Review: 'The Tragedy of Macbeth' astounds on every level

Denzel Washington, at his magnificent best, looms like a colossus as Macbeth.

Joel Coen’s triumphant film of “The Tragedy of Macbeth,” which just opened the New York Film Festival on its way to Apple TV+, is not the stodgy Shakespeare of a lit-class lecture. The Coen take on a Scottish lord and lady murdering their way to the top strikes like a lightning bolt.

How could it not with this cast? A virtuoso Denzel Washington, at his magnificent best, looms like a colossus as Macbeth and Frances McDormand, fresh from her third best actress Oscar, brings lethal fire and ice to the role of his Machiavellian wife.

The Bard’s tale of festering ambition has been tackled by filmmakers as diverse as Orson Welles, Roman Polanski and Akira Kurosawa.

With Washington, 66, and McDormand, 64, in these roles, that sweet bird of youth has flown. Unexpectedly and unforgettably, the aging of this childless couple becomes the movie’s pressing reason for being. Long passed over for a chance at the crown, the Macbeths are having their now-or-never moment. You won’t be able to take your eyes off them.

Coen, working for the first time with Shakespeare and without his brother, Ethan Coen—acclaimed for “Fargo” and “No Country for Old Men”— pares down the Bard’s play to two hours. Shot by camera wiz Bruno Delbonnel in black-and-white on sound stages swirling with fog, the film makes an unimpeachable case for cinematography as an art form.

Coen cleverly directs his “Macbeth” like a crime thriller with horror show elements. Take the three witches, all played by Kathryn Hunter, in a brilliant, body-contorted tour de force that demands awards attention, who tell Macbeth he’s in for great things if he shows the backbone.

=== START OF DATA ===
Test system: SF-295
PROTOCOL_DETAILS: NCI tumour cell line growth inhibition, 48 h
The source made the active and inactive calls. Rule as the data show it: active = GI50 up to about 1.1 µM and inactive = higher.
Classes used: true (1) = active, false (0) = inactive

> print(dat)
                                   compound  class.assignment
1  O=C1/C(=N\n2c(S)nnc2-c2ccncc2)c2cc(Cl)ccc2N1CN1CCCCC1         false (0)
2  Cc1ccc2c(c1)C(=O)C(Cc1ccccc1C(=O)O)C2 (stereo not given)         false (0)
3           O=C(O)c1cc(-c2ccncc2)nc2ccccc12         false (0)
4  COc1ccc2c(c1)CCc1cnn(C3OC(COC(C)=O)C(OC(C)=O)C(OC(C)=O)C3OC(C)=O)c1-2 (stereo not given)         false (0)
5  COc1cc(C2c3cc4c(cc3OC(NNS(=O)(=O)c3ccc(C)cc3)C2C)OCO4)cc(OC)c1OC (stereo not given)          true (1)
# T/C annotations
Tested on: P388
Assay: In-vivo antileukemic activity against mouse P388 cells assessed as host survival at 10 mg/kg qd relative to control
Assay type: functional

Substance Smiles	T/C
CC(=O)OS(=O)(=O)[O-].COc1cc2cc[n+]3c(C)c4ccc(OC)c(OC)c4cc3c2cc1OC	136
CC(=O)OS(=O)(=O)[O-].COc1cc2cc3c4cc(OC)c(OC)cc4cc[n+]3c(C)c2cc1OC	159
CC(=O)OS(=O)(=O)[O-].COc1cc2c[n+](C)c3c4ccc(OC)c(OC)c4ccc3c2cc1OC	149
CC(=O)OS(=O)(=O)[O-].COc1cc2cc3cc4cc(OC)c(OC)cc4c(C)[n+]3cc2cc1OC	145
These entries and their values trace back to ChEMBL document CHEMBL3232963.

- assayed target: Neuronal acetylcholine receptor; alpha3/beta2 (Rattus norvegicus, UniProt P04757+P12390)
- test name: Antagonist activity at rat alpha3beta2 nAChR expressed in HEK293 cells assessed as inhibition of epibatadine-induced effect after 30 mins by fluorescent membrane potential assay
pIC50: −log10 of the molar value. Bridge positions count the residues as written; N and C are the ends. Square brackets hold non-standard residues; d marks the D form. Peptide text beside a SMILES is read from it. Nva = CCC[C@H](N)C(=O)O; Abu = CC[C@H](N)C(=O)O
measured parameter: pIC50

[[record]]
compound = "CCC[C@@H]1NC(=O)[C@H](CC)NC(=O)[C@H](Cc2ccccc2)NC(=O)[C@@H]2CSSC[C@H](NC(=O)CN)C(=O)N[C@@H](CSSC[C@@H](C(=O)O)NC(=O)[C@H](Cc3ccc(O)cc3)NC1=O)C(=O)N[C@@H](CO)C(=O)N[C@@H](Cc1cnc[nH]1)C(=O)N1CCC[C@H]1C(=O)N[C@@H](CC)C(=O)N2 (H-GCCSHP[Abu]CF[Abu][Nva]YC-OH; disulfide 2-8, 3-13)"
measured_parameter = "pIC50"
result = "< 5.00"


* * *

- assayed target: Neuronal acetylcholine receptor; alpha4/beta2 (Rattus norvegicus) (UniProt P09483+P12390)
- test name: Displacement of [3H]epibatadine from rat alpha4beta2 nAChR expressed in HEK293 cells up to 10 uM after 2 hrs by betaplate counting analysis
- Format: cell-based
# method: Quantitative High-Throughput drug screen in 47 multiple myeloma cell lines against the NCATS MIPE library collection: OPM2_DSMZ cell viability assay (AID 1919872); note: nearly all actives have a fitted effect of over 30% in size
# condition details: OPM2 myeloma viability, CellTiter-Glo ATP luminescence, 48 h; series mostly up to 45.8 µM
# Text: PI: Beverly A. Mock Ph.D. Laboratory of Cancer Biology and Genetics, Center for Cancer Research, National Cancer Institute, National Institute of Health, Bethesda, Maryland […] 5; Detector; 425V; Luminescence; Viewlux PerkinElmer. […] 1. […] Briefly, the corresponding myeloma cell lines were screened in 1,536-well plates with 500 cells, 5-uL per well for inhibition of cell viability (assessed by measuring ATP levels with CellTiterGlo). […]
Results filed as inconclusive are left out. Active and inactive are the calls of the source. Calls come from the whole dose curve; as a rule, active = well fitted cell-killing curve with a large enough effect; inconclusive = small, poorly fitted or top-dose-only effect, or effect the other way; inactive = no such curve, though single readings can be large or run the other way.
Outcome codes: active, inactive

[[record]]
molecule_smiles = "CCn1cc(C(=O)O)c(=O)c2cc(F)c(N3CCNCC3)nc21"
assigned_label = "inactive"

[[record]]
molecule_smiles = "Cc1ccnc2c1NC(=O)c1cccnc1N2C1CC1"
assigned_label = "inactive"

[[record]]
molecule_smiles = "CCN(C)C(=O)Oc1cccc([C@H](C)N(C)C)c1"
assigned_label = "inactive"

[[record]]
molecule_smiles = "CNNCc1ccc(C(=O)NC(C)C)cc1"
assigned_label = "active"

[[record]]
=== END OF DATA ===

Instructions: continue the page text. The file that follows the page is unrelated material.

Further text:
And there’s no skimping on the poetry as the Macbeths hurtle to their doom. For their 1984 debut, “Blood Simple,” the Coens took the title from novelist Dashiell Hammett who defined it as the addled, fearful mindset of people after prolonged immersion in violent situations.

That’s Macbeth, all right, as we meet him—hair and beard flecked with gray— after emerging from war at the service of King Duncan (Brendan Gleeson), who gives him the lesser title of Thane of Cawdor while reserving succession rights to his son, Malcolm (Harry Melling).

The king must die and that’s just for starters as the Macbeths plot their takeover and Washington and McDormand, who breathe intimate new life into Shakespeare’s classic verse, provide a dazzling demonstration of acting at its finest.

Washington, a commanding lion in winter, immerses himself in Macbeth’s fall from grace, a necessity in any tragedy. And McDormand expertly navigates Lady Macbeth’s descent into madness, most chilling in her realization that nothing can wash away the blood she has spilled.

All the actors shine, with special praise to Corey Hawkins as Macduff, the lord whose betrayal of Macbeth leads to the shocking execution of his wife (Moses Ingram) and children. For comic relief—Shakespeare knew we needed it and boy, do we ever—there’s Stephen Root as a drunken porter hamming it to the delicious hilt.

In a film of dazzling design—there are enough swooping birds of portent to make Hitchcock green with envy—it’s Coen’s depiction of what ambition does to corrupt humanity that gives the film a psychological punch that is, tragically, as timely as it is timeless.

Macbeth has been performed for centuries and will again. Daniel (007) Craig will star in a Broadway production next year. But the Coen version, led by two acting titans, raises the bar by turning a literary warhorse into an urgent cry from the heart that astounds on every level.